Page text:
Osprey: With news being slow to come out due to the bird being first sighted during a vantage point bird survey, presumably due to the sensitivity to the project and clients involved I was just happy that news was put out in full with location details.
We moved pretty quickly once the bird was pinned down and began to be regularly seen coming out of a roost in a plantation woodland on the far side of Loch Grudie.
Black-throated Diver: Leaving at 1am and arriving at 9.30 Steve T and I bumped in to yong Oscar Puls and then traversed the steep hill toward the watch point together. Out of breath and sweating we arrived with seconds to go before the bird lifted off out of the tree line and took to the sky, before flying around and out of site.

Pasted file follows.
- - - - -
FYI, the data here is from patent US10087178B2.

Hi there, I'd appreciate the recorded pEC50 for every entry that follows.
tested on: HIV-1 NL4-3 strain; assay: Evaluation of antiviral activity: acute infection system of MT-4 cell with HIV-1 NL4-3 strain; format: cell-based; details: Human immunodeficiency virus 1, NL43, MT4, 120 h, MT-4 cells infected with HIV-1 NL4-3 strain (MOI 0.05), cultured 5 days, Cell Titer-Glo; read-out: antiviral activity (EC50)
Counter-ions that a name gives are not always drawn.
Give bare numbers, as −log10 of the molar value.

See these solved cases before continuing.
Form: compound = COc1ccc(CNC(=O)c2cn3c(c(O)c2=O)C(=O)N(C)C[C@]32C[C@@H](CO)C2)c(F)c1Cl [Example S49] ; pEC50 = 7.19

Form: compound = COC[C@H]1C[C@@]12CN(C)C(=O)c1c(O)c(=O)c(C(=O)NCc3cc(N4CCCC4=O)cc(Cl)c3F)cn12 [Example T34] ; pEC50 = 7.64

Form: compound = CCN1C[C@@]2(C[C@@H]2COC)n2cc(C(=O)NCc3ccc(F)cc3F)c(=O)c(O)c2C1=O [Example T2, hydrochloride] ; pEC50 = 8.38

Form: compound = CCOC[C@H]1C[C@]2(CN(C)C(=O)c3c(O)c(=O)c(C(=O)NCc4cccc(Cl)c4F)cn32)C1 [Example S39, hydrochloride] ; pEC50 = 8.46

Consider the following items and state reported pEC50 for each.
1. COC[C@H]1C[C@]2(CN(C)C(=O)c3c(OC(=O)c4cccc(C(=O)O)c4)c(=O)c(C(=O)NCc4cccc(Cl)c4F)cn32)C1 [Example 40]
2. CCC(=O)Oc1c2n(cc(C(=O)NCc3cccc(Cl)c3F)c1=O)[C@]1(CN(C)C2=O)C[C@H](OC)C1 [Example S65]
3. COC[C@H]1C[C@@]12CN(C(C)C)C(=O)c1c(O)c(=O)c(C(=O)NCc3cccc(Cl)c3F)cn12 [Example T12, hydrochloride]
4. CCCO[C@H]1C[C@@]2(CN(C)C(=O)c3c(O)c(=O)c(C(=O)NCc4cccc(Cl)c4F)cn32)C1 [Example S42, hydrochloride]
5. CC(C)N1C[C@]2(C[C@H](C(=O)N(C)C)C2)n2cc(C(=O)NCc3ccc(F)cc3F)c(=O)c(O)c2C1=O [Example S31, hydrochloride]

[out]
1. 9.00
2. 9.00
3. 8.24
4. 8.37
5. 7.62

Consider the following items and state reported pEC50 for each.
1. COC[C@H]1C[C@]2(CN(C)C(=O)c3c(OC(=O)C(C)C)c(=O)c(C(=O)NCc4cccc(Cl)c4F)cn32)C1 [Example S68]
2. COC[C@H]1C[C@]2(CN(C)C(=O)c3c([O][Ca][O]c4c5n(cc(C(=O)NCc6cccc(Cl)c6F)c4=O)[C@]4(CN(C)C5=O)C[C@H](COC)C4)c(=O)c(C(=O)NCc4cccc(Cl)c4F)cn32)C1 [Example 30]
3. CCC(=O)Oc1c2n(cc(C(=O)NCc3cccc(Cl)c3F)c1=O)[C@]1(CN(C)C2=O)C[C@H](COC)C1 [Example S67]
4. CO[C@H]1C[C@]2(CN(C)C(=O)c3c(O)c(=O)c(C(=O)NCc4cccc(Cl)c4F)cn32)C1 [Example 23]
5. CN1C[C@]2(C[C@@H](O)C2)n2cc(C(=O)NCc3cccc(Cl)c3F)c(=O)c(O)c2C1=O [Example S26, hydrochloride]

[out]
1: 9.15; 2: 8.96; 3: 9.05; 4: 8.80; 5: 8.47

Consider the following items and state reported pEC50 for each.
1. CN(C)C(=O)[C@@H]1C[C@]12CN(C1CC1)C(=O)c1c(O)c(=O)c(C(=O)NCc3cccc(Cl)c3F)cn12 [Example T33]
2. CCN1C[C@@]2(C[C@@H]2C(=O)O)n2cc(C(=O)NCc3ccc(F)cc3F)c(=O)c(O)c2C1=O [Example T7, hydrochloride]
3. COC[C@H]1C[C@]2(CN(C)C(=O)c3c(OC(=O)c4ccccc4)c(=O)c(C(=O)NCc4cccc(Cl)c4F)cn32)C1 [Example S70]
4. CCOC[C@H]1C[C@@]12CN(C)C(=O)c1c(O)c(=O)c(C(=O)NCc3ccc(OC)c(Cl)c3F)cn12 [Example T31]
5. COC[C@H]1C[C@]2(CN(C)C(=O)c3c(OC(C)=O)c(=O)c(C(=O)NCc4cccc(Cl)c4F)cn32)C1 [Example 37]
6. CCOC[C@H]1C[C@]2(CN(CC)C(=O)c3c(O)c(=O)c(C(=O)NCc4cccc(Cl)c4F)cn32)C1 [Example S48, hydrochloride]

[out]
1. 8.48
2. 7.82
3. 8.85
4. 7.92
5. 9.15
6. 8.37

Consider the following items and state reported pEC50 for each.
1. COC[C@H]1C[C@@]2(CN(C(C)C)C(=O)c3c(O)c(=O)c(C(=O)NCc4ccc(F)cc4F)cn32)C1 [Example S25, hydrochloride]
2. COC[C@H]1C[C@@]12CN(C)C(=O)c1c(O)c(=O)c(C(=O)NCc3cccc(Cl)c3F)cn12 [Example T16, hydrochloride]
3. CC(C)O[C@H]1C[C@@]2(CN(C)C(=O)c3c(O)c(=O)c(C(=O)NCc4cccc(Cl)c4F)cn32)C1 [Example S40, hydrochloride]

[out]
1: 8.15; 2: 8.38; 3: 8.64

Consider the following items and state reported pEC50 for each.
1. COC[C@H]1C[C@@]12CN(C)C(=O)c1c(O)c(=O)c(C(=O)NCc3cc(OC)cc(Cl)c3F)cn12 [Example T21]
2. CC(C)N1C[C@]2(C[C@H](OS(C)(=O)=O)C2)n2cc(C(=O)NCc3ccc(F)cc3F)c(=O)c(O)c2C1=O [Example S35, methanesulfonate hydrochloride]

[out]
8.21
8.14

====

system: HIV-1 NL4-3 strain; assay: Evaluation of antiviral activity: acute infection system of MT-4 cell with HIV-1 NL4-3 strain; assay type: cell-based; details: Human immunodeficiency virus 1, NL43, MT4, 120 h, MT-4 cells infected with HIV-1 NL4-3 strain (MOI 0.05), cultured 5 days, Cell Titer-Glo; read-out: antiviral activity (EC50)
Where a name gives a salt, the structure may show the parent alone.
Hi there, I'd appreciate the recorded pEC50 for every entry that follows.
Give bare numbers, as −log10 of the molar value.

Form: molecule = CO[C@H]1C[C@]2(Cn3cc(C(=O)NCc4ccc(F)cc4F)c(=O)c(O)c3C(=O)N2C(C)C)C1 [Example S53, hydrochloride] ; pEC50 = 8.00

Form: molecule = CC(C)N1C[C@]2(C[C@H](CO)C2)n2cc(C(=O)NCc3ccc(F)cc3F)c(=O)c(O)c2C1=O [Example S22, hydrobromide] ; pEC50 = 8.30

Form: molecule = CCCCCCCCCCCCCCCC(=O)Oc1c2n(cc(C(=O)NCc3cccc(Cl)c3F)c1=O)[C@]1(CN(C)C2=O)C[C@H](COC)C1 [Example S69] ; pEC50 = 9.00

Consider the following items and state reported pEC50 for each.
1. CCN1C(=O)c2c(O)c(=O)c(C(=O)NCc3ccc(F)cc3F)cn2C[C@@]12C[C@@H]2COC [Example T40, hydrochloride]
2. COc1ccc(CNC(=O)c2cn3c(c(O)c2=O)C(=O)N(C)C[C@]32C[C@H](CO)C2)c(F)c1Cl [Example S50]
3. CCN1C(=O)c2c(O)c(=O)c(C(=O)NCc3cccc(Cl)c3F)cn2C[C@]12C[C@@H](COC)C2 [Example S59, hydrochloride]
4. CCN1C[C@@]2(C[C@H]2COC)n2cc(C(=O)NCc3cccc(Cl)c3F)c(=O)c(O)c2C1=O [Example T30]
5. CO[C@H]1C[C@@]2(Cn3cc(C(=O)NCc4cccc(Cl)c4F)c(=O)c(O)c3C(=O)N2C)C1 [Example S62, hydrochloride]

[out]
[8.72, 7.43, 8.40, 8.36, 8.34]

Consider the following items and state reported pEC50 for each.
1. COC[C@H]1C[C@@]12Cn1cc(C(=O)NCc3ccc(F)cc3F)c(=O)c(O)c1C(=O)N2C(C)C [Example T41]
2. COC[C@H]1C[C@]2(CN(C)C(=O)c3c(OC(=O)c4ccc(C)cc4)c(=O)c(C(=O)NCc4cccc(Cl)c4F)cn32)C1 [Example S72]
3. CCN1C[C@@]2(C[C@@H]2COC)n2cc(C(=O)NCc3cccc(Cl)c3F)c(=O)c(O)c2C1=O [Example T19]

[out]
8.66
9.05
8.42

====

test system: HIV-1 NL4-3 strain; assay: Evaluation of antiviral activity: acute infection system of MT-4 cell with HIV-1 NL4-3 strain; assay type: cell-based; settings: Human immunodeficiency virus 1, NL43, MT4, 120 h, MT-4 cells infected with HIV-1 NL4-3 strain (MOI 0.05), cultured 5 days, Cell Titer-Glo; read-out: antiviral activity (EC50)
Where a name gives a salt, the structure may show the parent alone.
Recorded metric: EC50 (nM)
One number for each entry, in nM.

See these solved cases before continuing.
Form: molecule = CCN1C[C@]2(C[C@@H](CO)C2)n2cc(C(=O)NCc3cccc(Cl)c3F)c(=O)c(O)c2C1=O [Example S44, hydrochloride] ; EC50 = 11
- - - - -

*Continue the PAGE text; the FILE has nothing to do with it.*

These distinctive shorebirds have bold, dark spots on their undersides during the breeding season., but during the winter months they lose most of their spots. So having a nice summer plumage bird is a real treat.
Common Sandpiper: The spot sand gave us the runaround, having disappeared just as I arrived (typically) and it took awhile to relocate it and even longer to wait before it came closer.